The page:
A Slight Case of Murder

A Slight Case of Murder is a 1938 comedy film directed by Lloyd Bacon. The film is based on a play by Damon Runyon and Howard Lindsay. The offbeat comedy stars Edward G. Robinson spoofing his own gangster image as Remy Marco.

A Slight Case of Murder
Theatrical release poster
Directed byLloyd Bacon
Produced bySamuel Bischoff
Written byEarl Baldwin
Joseph Schrank
Based onthe 1935 play A Slight Case of Murder
by Damon Runyon and Howard Lindsay
StarringEdward G. Robinson
Jane Bryan
Allen Jenkins
Ruth Donnelly
Music byHeinz Roemheld (uncredited)
CinematographySidney Hickox
Edited byJames Gibbon
Distributed byWarner Bros.
Release date
February 26, 1938
Running time
85 minutes
LanguageEnglish

Plot

With the end of Prohibition, bootlegger Remy Marco ("Marko" in a sequence of the film) becomes a legitimate brewer; but he slowly goes broke because the beer he makes tastes terrible, and everyone is afraid to tell him so. After four years, with bank officers preparing to foreclose on the brewery, he retreats to his Saratoga summer home, only to find four dead mobsters who meant to ambush him, but were killed by their confederate whom they meant to betray. More and more problems begin to pop up in the life of the former bootlegger, as he has taken in a bratty orphan, and his daughter comes home with a fiancé that turns out to be a state cop.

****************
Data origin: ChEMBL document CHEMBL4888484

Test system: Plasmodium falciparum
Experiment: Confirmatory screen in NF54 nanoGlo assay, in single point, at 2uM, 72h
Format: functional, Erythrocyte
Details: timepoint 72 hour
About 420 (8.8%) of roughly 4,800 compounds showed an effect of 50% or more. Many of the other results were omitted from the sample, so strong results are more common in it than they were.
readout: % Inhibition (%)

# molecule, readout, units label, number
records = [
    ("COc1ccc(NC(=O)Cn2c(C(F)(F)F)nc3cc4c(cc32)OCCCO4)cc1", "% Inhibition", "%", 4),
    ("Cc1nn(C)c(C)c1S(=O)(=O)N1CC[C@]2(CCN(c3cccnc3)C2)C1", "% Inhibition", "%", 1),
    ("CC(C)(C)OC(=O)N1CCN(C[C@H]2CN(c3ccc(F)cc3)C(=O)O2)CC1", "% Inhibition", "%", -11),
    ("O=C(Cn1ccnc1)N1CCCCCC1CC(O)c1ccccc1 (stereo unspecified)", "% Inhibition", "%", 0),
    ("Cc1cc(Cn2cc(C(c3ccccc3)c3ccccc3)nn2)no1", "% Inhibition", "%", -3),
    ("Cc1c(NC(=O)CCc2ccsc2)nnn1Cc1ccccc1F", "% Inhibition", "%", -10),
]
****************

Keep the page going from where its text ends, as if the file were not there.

ActorRole
Edward G. RobinsonRemy Marco
Jane BryanMary Marco
Allen JenkinsMike
Ruth DonnellyNora Marco
Willard ParkerDick Whitewood
John LitelMr. Post, banker
Edward BrophyLefty
Harold HuberGiuseppe 'Gip' ("Guiseppe" in the film credits)
Eric StanleyMr. Ritter, banker
Paul HarveyMr. Whitewood
Bobby JordanDouglas Fairbanks Rosenbloom

Critical reaction

The film continues to receive positive reviews. A Classic Film Guide review calls it "a satisfying comedy, which is enhanced by some great character work by veteran supporting players": Allen Jenkins, Edward Brophy, and Harold Huber as members of Remy's former gang gone legitimate; Margaret Hamilton as Mrs. Cagie, director of the orphanage where Marco grew up; and Paul Harvey as Marco's daughter's prospective father-in-law.[1]

Adaptations

The story was remade as Stop, You're Killing Me (1952) with Broderick Crawford and Claire Trevor.

On April 8, 1945, Old Gold Comedy Theatre presented an adaptation of the film on NBC radio. The 30-minute program starred Edward G. Robinson and Allen Jenkins.[2]

Although not an adaptation, Sylvester Stallone's "Oscar" bears more than a slight resemblance plotwise (minus the corpses) and all three films can trace their ancestry beyond the Runyon stage play to Moliere's "The Bourgeoise Gentleman."

See also

References

  1. https://web.archive.org/web/20110516145918/http://classicfilmguide.com/index26b3.html
  2. "Those Were the Days". Nostalgia Digest. 43 (4): 33. Autumn 2017.
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